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JBSA News
NEWS | Jan. 25, 2024

Baby on board! Laughlin instructor pilot makes history with groundbreaking policy change

By Senior Airman Kailee Reynolds 47th Flying Training Wing

Capt. Tabitha Letourneau, an 86th Flying Training Squadron instructor pilot at Laughlin Air Force Base, Texas, made history on Jan. 4, 2024, and became the first instructor pilot to fly with student pilots while pregnant at an Air Force pilot training base.

“I was 27 weeks pregnant at the time of this flight,” Letourneau said. “Being an instructor pilot is something that I’m very passionate about and being able to have the choice to fly while pregnant is incredibly important to me.”

Thanks to Letourneau and the Women’s Initiative Team, or WIT, groundbreaking change is in the air. The Department of the Air Force clarified policies allowing pregnant aviators the option to return to flying status during all trimesters, with all aircrew positions, and on all types of aircraft, with medical consultation and concurrence.

“When I originally found out that I was pregnant, the published Air Force policy allowed Undergraduate Pilot Training instructor pilots to fly with student pilots,” Letourneau said. “However, I found out later that the Air Force medical waiver guide was worded in a way that made it impossible.

“So originally, I thought the process to receive a waiver allowing me to continue my duties as an IP was going to be nice and easy,” she said. “Then the waiver request was denied, and I decided to reach out to WIT over at the Pentagon for guidance.”

The WIT is an all-volunteer program with over 600 volunteers focused on identifying and eliminating barriers to women's service in the DAF and Department of Defense through policy change.

The WIT analyzes workplace policies and practices, seeking to address root causes that may hinder diversity, equal opportunity, equity, inclusion, and accessibility, and work to eliminate those barriers.

Previously, the Air Force’s medical waiver guide identified pregnant female instructor pilots as ineligible to fly with unqualified Air Force pilots, which included UPT student pilots. They would instead have to be placed on Duties Not to Include Flying status.

“The WIT team and I were able to get the Air Force medical waiver guide verbiage changed in three and a half months,” said Letourneau. “It was really empowering to be able to see a problem, say something, and find the right team to help you find the solution.”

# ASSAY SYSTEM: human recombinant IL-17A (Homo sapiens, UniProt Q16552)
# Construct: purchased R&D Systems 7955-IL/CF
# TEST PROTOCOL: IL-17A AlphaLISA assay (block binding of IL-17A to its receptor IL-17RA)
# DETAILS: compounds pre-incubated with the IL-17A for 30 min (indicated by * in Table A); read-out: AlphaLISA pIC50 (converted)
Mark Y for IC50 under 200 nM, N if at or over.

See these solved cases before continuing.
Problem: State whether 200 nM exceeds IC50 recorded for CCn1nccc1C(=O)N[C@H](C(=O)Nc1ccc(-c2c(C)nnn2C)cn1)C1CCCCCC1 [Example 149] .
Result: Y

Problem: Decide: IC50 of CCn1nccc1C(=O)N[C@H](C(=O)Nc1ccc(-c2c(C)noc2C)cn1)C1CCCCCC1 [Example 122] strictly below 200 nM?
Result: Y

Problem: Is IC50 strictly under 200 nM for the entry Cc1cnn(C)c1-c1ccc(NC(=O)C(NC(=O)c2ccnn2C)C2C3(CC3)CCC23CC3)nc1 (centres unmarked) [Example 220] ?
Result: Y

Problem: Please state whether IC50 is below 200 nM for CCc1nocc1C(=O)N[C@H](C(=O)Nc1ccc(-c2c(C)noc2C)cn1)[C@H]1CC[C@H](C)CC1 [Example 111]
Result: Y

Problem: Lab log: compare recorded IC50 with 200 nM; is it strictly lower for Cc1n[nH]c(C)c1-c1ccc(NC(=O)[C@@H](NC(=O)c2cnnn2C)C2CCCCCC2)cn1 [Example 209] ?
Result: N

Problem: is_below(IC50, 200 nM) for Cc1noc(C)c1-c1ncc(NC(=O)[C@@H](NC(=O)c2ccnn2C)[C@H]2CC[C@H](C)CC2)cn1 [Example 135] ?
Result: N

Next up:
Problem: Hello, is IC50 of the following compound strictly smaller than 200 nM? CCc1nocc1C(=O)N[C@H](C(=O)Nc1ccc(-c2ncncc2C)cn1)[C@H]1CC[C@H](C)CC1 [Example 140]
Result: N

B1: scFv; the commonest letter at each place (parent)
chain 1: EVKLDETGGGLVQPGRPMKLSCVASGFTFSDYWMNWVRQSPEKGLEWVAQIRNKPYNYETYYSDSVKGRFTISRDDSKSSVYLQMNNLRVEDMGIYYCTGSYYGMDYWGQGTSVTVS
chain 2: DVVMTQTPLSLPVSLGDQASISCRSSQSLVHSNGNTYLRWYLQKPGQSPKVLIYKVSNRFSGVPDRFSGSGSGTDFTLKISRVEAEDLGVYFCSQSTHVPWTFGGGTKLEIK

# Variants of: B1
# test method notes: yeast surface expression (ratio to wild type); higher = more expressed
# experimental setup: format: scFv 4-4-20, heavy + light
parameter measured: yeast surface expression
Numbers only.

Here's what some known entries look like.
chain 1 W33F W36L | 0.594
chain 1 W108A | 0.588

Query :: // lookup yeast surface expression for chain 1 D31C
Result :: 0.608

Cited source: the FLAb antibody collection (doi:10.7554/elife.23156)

In fiscal year 2023, the 86th FTS conducted approximately 6,000 flying operations.

With operational statistics similar to this across other UPT squadrons and installations, it is vital for female IPs to have the flexibility to contribute to the instructor mission while pregnant.

“It is important for our instructors to be aware of this new policy change so they can make informed decisions if they become pregnant and know that if they want to start a family the Air Force will work with them without repercussion to their careers,” said Lt. Col. Jackson Ranes, 86th FTS commander.

The new policy will potentially affect pilots across Air Education and Training Command installations, including those at Columbus Air Force Base, Mississippi, Sheppard Air Force Base, Texas, and Vance Air Force Base, Oklahoma.

“Female instructor pilots are a critical part of the team and this change in policy gives them the flexibility they need to contribute to the mission in a way that is appropriate to their medical needs,” Ranes said. “This flexibility in policy makes the instructor force more inclusive while reducing barriers for our minorities.”

By ensuring Airmen can make informed decisions about their contributions to mission success, the 47th Flying Training Wing and other student pilot training organizations are empowered to create a training environment that allows instructors to confidently manage risk and continue the mission.

“I think inclusivity is imperative to the Air Force’s success; we need to continuously reevaluate policies to remove barriers for all minorities to succeed,” said Letourneau. “In this case, we were able to change policies to ensure that female instructor pilots can remain competitive in their career while simultaneously starting a family if they so choose.”

For more information on related policies, visit https://www.airforcemedicine.af.mil/Reproductive-Health/Aircrew-Pregnancy-and-Voluntary-Acceptance-of-Risk-Policy/#:~:text=What%20are%20my%20options%3F,any%20point%20during%20your%20pregnancy.